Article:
These partnerships mean that defendants don’t face the Antitrust Division in one courtroom and the U.S. Attorney’s Office or the Criminal Division in another. It’s multiple litigating components, working together to present a cohesive narrative that captures the full scope of the criminal conduct. That’s what a community of enforcers can achieve.

II. Cartel Detection

Next, I want to turn to work that the Division is doing to enhance its ability to detect criminal cartels.

As a starting point, we understand that a real and growing risk of detection is a key motivation for a company or individual to voluntarily disclose committing a crime and seek leniency.

In terms of its detection efforts, I can say that the Division’s Criminal Program, which I lead along with Acting Director Emma Burnham, is more active now than in any time in recent memory. We have the most criminal grand jury investigations open in 30 years. Many of these are proactive matters, what our friends in Europe call ex officio investigations. We are aggressively using all tools at our disposal, which can include not just grand jury process, but also search warrants, consensually recorded communications, wire taps, and undercover agents, all of which are currently being deployed in ongoing Division investigations. We are also investing in developing expertise in data science to sharpen the technical sophistication of our investigative teams.

But what is perhaps most relevant to this audience is how we have been pursuing the increased detection of cartels through engagement with the international community of enforcers. Last year, as part of an initiative dedicated to combatting collusion occurring under the cover of supply chain disruptions and inflation, we began having regular meetings just like the ones we’re having here in the Great Hall. Through multilateral and one-on-one conversations with our fellow enforcers, we’ve shared intelligence on problematic industries. We’ve advised one another on investigative techniques. We’ve consulted with one another on taking investigations public. Picking up the phone or logging onto Zoom sounds simple, I know. But it works. I am very excited to report that these conversations have allowed the Division to proactively initiate multiple cartel investigations, both public and non-public alike. Part of the impetus for these meetings was a conversation that I had with Maria Jaspers at last year’s Spring Meeting. So yes, these conversations matter.

At the same time, the Leniency Program remains a pillar of our enforcement efforts. I’m pleased to report that the rest of the DOJ recently adopted voluntary self-disclosure policies analogous to the Division’s Leniency Program. We remain committed to working with our global partners on coordinating improvements to the program. To that end, I am looking forward to the OECD Roundtable on the Future of Leniency Programs that AAG Kanter will be hosting in June. I hope to see many of you there.

III. FTC CLU

The third and final collaboration I want to highlight is with our sister federal agency, the FTC.

Now, I know you’re all familiar with the fact that the FTC and DOJ work closely with one another on a number of issues that present civil equities, like the merger guidelines.

But another area where we have been working together more recently is on criminal matters. Last year, the FTC established a Criminal Liaison Unit, or CLU, headed by two former prosecutors from the Division, Susan Musser and Nathan Brenner. The CLU has been the vehicle for the agencies to have an ongoing and highly valuable series of conversations about potential investigative referrals, training opportunities, and other issues of shared interest, one of which I am about to highlight for you. Thanks to Nathan and Susan’s initiative, the FTC has referred over a dozen cases to us, involving not only possible criminal violations of the Sherman Act, but possible fraud, obstruction, witness tampering, and spoliation as well. This is precisely the sort of collaboration that is the goal of today’s event. I want to commend Nathan and Susan for their diligence and enthusiasm in pursuing this initiative on top of their busy casework.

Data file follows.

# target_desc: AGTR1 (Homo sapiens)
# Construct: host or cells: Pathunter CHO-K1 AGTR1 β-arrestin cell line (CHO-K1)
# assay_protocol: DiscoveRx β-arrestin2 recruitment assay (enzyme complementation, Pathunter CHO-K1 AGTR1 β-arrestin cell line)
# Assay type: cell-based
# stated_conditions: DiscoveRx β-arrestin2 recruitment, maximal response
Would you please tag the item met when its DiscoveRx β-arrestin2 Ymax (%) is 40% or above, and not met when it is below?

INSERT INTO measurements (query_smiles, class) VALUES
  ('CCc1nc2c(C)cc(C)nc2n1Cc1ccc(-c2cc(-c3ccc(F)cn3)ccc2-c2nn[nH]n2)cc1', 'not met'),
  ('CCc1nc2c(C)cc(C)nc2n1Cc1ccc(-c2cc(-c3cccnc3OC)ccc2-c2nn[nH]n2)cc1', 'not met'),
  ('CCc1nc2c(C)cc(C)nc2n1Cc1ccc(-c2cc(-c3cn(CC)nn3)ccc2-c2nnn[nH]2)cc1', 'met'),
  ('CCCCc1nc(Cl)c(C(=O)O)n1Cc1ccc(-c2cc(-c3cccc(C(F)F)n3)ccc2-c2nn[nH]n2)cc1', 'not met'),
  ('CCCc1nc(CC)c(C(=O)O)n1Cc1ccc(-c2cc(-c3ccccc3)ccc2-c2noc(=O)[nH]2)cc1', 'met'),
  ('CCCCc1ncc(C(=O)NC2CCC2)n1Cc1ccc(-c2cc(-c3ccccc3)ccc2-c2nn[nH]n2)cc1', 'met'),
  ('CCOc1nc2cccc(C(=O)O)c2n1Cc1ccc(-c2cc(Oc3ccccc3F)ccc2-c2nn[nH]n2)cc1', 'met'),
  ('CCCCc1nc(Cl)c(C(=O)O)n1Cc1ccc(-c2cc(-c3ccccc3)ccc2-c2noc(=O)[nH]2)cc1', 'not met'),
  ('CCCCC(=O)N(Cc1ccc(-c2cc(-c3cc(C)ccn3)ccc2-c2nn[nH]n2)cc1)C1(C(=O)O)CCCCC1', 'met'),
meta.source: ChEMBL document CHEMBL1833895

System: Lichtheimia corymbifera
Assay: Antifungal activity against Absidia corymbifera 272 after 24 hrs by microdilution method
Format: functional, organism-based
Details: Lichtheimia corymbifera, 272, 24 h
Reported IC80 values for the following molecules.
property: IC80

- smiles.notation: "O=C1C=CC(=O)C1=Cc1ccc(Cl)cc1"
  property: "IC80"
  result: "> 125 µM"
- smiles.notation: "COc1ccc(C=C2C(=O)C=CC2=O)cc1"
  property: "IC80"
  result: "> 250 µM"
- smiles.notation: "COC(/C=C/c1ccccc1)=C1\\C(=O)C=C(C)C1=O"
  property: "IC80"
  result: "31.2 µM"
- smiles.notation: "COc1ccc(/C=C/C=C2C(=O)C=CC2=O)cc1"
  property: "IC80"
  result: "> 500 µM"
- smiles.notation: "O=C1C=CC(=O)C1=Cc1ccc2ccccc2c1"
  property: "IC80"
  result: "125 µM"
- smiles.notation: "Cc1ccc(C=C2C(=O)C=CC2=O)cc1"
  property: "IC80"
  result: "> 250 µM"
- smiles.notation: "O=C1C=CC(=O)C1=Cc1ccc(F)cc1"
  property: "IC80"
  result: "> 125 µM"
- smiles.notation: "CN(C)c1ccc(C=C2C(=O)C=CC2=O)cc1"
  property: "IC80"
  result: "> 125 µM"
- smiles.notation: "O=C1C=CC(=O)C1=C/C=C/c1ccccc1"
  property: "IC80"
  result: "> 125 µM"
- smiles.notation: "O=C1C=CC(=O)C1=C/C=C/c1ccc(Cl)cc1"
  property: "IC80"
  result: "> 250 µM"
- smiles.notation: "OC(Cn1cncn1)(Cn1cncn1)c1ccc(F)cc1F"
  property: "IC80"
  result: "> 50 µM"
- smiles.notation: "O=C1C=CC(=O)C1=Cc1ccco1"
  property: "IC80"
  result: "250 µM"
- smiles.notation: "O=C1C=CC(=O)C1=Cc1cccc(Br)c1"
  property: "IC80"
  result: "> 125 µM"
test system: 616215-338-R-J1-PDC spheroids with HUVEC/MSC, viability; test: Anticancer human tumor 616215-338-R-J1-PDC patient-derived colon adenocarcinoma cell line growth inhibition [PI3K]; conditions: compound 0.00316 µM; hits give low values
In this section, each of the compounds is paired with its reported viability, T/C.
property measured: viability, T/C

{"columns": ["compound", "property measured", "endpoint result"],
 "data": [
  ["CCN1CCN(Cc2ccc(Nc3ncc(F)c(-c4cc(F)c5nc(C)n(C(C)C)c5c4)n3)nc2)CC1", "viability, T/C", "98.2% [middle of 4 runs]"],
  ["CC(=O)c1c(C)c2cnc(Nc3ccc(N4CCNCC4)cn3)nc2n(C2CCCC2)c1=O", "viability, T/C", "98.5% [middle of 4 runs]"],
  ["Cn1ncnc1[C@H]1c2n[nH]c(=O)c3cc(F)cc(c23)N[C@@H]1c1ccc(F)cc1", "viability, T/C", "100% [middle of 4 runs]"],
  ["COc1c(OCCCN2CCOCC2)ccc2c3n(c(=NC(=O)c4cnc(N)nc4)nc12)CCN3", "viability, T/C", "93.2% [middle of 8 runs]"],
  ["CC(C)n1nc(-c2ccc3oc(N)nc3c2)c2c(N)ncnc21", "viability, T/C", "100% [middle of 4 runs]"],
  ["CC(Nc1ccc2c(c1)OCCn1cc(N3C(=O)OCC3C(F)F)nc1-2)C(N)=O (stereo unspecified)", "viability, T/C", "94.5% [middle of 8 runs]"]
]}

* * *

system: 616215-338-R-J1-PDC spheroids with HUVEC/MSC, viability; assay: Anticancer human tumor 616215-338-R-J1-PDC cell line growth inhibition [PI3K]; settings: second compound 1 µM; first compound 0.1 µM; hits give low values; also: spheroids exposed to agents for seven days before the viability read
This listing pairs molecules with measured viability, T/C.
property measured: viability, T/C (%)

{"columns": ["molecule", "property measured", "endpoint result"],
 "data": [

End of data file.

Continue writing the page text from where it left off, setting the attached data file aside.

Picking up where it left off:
One recurring topic in our ongoing discussion is obstructive conduct during our investigations. Every enforcer in this room can appreciate our shared interest in deterring behavior that harms our ability to seek the truth.

Our recent conversations have been focused on the risks presented by messaging platforms with encrypted or ephemeral messaging functionality, especially on personal devices. As we all know, these applications require additional diligence for recipients of investigative process to preserve data and communications.

But we are seeing too many instances of these materials being destroyed. In response, the Agencies are jointly working together to ensure that our investigative process captures documents and communications exchanged on those platforms. We are in the process of revising grand jury process, administrative subpoenas, and document schedules found in Civil Investigative Demands and Second Requests, with the goal of harmonizing our requests for these materials across both agencies. We expect to begin rolling out these revisions in the coming months.

Conclusion

These are just a few examples of what we can accomplish when we embrace the community that we find ourselves in and engage with one another. For those of you whom I have not yet gotten the opportunity to meet, I look forward to having similar conversations on how we can explore our shared interests.

We may practice in different jurisdictions and enforce different statutes. But we are part of a coordinated response to a common problem, which makes us a community of enforcers. I am deeply honored to speak to you today. Thank you.

Story from www.justice.gov

Disclaimer: The views expressed in this article are independent views solely of the author(s) expressed in their private capacity.